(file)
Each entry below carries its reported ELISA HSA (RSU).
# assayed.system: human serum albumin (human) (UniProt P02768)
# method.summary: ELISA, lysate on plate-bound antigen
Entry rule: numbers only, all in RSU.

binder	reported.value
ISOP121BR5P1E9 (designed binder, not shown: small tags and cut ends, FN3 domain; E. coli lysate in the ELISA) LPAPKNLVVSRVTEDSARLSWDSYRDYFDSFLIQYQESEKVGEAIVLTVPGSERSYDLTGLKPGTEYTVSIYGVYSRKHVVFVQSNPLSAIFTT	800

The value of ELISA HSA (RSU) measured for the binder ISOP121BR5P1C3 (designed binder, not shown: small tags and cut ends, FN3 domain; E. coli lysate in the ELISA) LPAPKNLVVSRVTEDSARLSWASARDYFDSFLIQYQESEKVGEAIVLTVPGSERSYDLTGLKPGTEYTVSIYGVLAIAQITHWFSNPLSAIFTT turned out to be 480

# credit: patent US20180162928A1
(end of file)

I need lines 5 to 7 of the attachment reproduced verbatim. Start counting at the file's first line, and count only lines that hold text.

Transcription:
binder	reported.value
ISOP121BR5P1E9 (designed binder, not shown: small tags and cut ends, FN3 domain; E. coli lysate in the ELISA) LPAPKNLVVSRVTEDSARLSWDSYRDYFDSFLIQYQESEKVGEAIVLTVPGSERSYDLTGLKPGTEYTVSIYGVYSRKHVVFVQSNPLSAIFTT	800

The value of ELISA HSA (RSU) measured for the binder ISOP121BR5P1C3 (designed binder, not shown: small tags and cut ends, FN3 domain; E. coli lysate in the ELISA) LPAPKNLVVSRVTEDSARLSWASARDYFDSFLIQYQESEKVGEAIVLTVPGSERSYDLTGLKPGTEYTVSIYGVLAIAQITHWFSNPLSAIFTT turned out to be 480